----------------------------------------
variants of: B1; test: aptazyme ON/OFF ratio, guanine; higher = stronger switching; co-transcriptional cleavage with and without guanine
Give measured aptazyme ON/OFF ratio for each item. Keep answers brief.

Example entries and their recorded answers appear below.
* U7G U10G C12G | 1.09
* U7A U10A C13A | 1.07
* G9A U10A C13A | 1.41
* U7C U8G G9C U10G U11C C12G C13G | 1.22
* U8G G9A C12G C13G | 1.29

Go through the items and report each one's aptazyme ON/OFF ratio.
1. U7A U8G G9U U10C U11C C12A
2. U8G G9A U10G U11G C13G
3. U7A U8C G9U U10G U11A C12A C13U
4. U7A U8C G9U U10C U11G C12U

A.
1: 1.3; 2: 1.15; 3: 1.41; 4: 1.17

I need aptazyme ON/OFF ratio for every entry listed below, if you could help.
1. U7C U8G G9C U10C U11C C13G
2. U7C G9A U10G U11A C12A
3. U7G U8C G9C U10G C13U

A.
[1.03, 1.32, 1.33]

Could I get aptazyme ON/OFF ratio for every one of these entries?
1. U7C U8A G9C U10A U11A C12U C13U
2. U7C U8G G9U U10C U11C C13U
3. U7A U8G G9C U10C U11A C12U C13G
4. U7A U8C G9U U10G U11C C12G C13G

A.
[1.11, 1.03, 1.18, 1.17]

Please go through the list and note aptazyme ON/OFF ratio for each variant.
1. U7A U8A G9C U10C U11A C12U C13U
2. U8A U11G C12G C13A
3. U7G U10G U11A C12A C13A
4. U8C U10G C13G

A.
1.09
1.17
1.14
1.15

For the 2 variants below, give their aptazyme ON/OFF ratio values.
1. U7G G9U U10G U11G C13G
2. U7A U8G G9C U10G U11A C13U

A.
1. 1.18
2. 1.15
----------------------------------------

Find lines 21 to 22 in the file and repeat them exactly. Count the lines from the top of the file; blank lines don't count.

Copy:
[1.03, 1.32, 1.33]

Could I get aptazyme ON/OFF ratio for every one of these entries?